... present everywhere

Francisco Louçã covered at least 48,000 km by car, accompanied by a team which included at the minimum his campaign director, press attaché and “site team”: a journalist, a photographer and a filmmaker. For a country of 560 km x 280 km, that is equivalent to making several circuits of Portugal. From mid-December to the end of the campaign, Francisco was also accompanied by the European deputy Miguel Portas, other deputies in the National Parliament - Luis Fazenda, João Teixeira Lopes, Alda Macedo, Fernando Rosas - and the national agent, José Manuel Pureza.

The Internet site (active from 17/10/05 to 26/1/2006) allowed contact with the voters. Francisco Louçã himself responded to the 1,228 mails that were sent to him for the site. He did this while travelling, in the small truck in which he travelled with his team.

The 96 videos of the site included debates with the other candidates, television interviews, times of television broadcasts and reports on the campaign initiatives. A campaign journal (a kind of blog) included news of activities and commentaries on the campaign of other candidates.

Francisco Louçã criss-crossed the country. He met the fishers of Algarve and Matosinhos, visited high-tech factories (Auto-Europa and others), met workers in struggle, visited hospitals, faculties, institutes of scientific research, immigrant communities, and prisons. Whether discussing social security, the future of stem cell research, the rights of immigrants, the need to change the labour code, the defence of public services or the importance of the exchange of syringes inside prisons, Francisco had clear, courageous proposals which defied the conservatism of society.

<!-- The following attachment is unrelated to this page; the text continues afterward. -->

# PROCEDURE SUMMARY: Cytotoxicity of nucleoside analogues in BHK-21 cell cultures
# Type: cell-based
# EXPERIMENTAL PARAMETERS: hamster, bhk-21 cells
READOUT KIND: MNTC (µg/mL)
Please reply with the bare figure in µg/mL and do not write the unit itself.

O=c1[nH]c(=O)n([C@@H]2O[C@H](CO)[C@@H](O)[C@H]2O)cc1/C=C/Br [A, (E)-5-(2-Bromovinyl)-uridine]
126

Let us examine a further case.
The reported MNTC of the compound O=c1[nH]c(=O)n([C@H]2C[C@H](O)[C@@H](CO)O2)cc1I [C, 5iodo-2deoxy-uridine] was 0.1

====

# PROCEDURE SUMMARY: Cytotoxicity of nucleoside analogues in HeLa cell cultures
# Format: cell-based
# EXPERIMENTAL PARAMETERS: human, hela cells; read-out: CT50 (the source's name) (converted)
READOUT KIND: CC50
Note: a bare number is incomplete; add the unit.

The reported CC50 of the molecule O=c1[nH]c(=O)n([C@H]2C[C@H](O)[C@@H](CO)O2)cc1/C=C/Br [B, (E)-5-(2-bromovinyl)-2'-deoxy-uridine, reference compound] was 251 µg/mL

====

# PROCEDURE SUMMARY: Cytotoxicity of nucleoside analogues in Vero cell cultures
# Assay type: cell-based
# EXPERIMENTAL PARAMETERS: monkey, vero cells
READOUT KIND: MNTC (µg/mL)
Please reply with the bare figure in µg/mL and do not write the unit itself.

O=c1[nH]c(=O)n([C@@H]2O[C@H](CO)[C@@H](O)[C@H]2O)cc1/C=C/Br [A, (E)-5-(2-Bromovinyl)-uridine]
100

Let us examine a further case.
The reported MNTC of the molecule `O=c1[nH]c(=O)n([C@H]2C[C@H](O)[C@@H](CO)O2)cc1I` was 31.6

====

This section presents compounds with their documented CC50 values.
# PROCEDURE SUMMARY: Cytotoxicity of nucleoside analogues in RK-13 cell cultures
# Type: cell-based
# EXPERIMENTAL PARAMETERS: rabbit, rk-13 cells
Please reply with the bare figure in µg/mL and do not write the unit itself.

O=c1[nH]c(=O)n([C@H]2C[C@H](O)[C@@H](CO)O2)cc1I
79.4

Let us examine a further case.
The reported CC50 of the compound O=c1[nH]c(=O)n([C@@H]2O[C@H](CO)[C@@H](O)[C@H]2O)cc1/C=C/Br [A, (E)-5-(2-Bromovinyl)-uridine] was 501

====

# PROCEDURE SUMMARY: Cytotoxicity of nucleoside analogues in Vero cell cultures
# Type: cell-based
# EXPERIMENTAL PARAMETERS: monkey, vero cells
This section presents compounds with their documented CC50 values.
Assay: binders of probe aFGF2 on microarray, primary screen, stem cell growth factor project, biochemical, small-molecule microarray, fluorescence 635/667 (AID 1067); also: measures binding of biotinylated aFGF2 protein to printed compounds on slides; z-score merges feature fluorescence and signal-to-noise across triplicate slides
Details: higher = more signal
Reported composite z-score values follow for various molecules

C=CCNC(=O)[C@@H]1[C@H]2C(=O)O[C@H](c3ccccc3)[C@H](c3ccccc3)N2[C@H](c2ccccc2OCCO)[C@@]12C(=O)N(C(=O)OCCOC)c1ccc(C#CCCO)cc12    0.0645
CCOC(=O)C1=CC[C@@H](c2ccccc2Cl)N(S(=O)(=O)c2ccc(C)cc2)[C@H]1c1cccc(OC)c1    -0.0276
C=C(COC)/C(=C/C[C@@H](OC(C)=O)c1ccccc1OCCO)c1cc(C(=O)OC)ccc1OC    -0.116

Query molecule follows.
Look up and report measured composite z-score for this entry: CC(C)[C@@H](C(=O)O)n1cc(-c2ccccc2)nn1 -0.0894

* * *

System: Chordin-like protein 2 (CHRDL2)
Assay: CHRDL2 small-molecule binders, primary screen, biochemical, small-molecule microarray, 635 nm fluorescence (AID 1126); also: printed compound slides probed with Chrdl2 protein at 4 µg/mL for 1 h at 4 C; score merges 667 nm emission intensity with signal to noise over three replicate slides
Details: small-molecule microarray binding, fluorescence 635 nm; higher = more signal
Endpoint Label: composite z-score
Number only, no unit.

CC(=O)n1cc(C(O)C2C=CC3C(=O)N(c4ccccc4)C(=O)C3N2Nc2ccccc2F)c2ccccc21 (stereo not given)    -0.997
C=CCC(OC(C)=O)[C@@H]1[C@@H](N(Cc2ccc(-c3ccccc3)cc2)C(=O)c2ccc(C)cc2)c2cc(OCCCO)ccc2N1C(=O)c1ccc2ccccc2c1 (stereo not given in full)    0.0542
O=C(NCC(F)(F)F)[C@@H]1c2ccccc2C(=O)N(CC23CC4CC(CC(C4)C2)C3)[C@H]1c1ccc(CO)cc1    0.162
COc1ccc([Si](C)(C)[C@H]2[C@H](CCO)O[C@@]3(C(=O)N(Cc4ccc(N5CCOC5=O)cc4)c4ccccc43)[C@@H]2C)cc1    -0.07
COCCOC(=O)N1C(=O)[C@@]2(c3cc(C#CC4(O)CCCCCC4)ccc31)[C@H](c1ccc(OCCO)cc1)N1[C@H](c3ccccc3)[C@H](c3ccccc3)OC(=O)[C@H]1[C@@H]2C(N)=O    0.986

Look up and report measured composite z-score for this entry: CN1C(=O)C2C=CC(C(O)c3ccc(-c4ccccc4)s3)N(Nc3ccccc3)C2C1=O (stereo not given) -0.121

The “arruadas” (little street walkabouts, normally preceded by music, where propaganda is distributed) were always a success: whether in the town centres or in the markets, there were always men and women of all ages who wished to speak to Francisco, either to recount an experience or a personal problem, or give information on an illegality and an injustice, nearly always also to congratulate him for his courage as deputy and to say that if he had not been candidate, they would not have known who to vote for.